Setting up a natural hedge

Wednesday February 12 2020

A natural hedge allows you to express yourself

A natural hedge allows you to express yourself creatively while conserving the environment by planting trees.  

By Carolyne B. Atangaza

Traditionally used as boundary markers, natural hedges are increasingly being used to as perimeter fences while adding something new to the landscape design. Natural hedges are not only cheap, easy to plant and but they also help in conserving the environment.
Plant hedges are a great way to supplement a wire or railing fence to create privacy for your home. Morris Mukisa, a landscape designer, notes that natural hedges give a home a more luxurious and contemporary look.

“Tall growing grasses or mature trees, for instance on a perimeter fence do not only have a positive aesthetic effect but cancel noise and help reduce the amount of dust exposed to the home,” he notes.

Choosing plants
When choosing plants Mukisa recommends slow-growing species that have foliage all year-round or at least most of the time and are easy to maintain.

“You need plants that grow to a height that can be easily accessible for pruning, so you will look for those that grow outward instead of upwards,” he advises.

Hedge plants should be about 60cm (2ft) high; they are cheap and are easy to plant. To supplement your small plants, you will need larger ones that tend to be more expensive and need more care.

The landscape designer says planting a mix of small and large plants does not only enable them to form a thick fence but controls their growth since they compete for the same nutrients and so reduce the amount of trimming required.


Brenda Ekky, a florist, recommends paper gardenia a large evergreen shrub that produces waxy, pure, white, ruffle-edged flowers which give off a beautiful fragrance at night.

“This beautiful plant is perfect for a new hedge because it grows fast and will help you create structure and form,” she relates. Ekky also recommends the Oleander, an evergreen shrub (or small tree) that grows to approximately six metres.

The leaves are usually in groups of three while the flowers are tubular with five lobes. The tree produces red, pink white, cream, yellow or purple flowers that sometimes give off a beautiful scent.

“The shrub should, however, be handled with care as it is poisonous,” she warns.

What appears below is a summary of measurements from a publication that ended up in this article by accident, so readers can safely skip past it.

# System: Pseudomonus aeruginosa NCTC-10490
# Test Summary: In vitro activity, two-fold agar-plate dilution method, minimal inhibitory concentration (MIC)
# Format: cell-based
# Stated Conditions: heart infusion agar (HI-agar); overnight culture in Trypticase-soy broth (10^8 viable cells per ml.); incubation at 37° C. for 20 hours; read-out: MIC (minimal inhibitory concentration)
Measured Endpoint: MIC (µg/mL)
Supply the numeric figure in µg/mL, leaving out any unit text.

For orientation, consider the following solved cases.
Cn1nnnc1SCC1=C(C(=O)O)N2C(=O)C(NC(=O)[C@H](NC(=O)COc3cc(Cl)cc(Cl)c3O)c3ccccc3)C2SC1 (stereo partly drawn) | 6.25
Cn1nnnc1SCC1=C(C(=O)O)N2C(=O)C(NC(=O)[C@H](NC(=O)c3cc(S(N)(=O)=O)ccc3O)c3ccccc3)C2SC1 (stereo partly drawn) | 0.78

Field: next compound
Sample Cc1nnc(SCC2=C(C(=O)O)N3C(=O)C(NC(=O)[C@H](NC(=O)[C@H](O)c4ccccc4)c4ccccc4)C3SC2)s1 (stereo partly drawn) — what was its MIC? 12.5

For climbers, Ekky recommends the breath-taking bougainvillea plant. “The bougainvillea tends to grow wild so it needs regular pruning and training,” she says.

It is advisable to add thorny plants such as the Natal plum which is famed for its ferocious spines that help block even the bravest intruder. The plant also has glossy green foliage and fragrant white flowers and can withstand long drought.

Others include bamboo, yew, griselinia, camellias, English laurel and grasses such as Miscanthus Strictus, Karley rose and the maiden grass, among others.

When to plant a hedge
The ideal time to plant your new hedge is during the wet season when the ground is moist enough for the roots to take root.

Before planting, it is important to prepare the ground by weeding and adding fertiliser if need be. If you need privacy fast plant more mature plants to start with.

Hedge plants are usually sold as either bare root or container grown. While they have the same quality the container grown is a better option for a mature hedge.

Ideally position boundary hedges so they are set back a little way (e.g. 90cm/3ft) from the boundary line. This will allow the hedge to fill out before it becomes an issue with overhanging the pavement or a neighbour’s property.

Within the row planting distances vary from 30-60cm (1-2ft), depending on the plants’ final size, the size of hedge required and plant vigour. For hedges thicker than 90cm (3ft), plant a staggered double row 45cm (18in) apart, with plants 90cm (3ft) apart.

Trim back damaged roots to healthy growth with sharp knife or old pair of secateurs
Spread out the roots, ensuring the planting depth is correct. The point where the roots flare out from the stem should be level with the surrounding soil; on container-grown plants, scrape away the compost from the top of the root ball to reveal this point.

On sandy or heavy clay soils, mix organic matter, such as garden compost or a proprietary tree and shrub planting mix, with the soil dug out from the hole to backfill. Alternatively, spread over the soil surface and mix into the top 25cm (10in) of soil with a fork (forking in)
Work soil between the roots, firm plants in so that soil is in close contact with the roots. Water if the soil is dry
Mulch to a depth of 7.5cm (3in) after planting to prevent weeds.

Hedges might take three to seven years to attain their desired size. You can buy semi-mature hedges which, although costly, will give an instant hedge. Semi-mature plants require extra care in planting and watering.